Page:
At the outset of the revived series, it was revealed that Bob had signed up for the army on a wild impulse (perhaps after being dumped by a girl?), and Terry, not wanting to be separated from his lifelong friend, had followed suit; alas, Bob was rejected for having flat feet, while Terry found himself trapped in the army. Terry, we learned, had taken to life in the forces for a while, and while stationed in Germany had fallen for a German girl and got married. The marriage had foundered, and he returned to his hometown (it was supposed to be Newcastle, although I don't think there was any location filming until the later feature film version) and, after several years out of touch, resumed his often fractious but extremely warm friendship with Bob.

Bob had by this time got himself a steady, boring job and had married an attractive but very strait-laced, social-climbing, slightly shrewish girl called Thelma. Terry lapsed into the life of a bum, a shiftless scrounger apparently surviving mostly on the dole, and devoting his days to fishing, drinking beer in pubs, and having a regular flutter on the horses. He was in many ways disturbingly reminiscent of the archetypal working-class slob Andy Capp (a character also played by Bolam some years later, in a short-lived TV adaptation of the famous comic strip). I would never nominate the loathesome Capp as one my 'role models', however; as Homer Simpson once remarked of him, he was essentially just a "wife-beating drunk", and almost completely devoid of any positive qualities. Terry, on the other hand, could be very sweet-natured, and was affectionate and fiercely loyal to his family and friends - even to his apparent nemesis, Thelma (beneath their superficial dislike for each other, there was a grudging respect - and also, on occasion, a frisson of sexual attraction). He was also something of a barroom philosopher, railing passionately and convincingly against many of the ills of the modern world. And he was, of course, an ultimate exemplar of the 'bad influence', the catalyst of good times who tempts his more staid friend into reckless indulgence and bizarre adventures; though more often, perhaps, his role was to be the terrible object lesson that serves as a warning reminder to Bob and keeps him mostly on the straight-and-narrow. I fear I occupy a similar position in the lives of many of my friends (particularly uptight Indian medic, The Egregious Dr P); they like to exaggerate my wanton excesses because they are secretly envious, and take some pleasure in living a wilder life vicariously through me. If there is one person, one character I could blame for the path my life has taken, it is Terry Collier. No, 'blame' is harsh: I'm not really complaining.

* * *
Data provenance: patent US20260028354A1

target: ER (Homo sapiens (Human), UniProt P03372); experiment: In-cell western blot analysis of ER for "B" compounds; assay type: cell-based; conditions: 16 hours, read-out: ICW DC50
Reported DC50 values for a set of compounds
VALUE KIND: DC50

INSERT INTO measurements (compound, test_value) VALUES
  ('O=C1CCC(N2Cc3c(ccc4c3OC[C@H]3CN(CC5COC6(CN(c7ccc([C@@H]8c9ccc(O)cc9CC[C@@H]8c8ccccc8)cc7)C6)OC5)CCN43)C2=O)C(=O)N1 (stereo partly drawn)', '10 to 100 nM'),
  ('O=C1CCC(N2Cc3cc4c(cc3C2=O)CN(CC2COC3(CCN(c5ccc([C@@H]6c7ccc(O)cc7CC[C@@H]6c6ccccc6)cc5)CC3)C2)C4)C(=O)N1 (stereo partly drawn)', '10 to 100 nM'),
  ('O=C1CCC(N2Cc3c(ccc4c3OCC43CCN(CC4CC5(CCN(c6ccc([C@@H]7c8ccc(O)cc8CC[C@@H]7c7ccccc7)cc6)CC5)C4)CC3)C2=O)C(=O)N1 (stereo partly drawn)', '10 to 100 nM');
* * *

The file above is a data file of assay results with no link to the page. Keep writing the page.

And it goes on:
The other secret of the show's appeal was that it fairly oozed nostalgia - an aching regret both for the loss of the more carefree life of childhood and early adulthood, and more generally for the loss of a simpler way of life in the past (Bob and Thelma's bland bungalow and their drab middle-class lifestyle represented all that was worst in the shallow materialism of modern consumer society; and Terry, I think, can be seen as obstinately, desperately trying to maintain an old-fashioned sense of family and community in the face of an accelerating fragmentation of society: these themes were underlined by the opening credit sequence which showed the monstrous concrete housing blocks that had replaced the quaint redbrick neighbourhoods where the boys grew up).

Also, the show had the most wonderfully mournful theme song, with some brilliant lyrics:

Tomorrow's almost over, today went by so fast;
Now the only thing to look forward to's the past...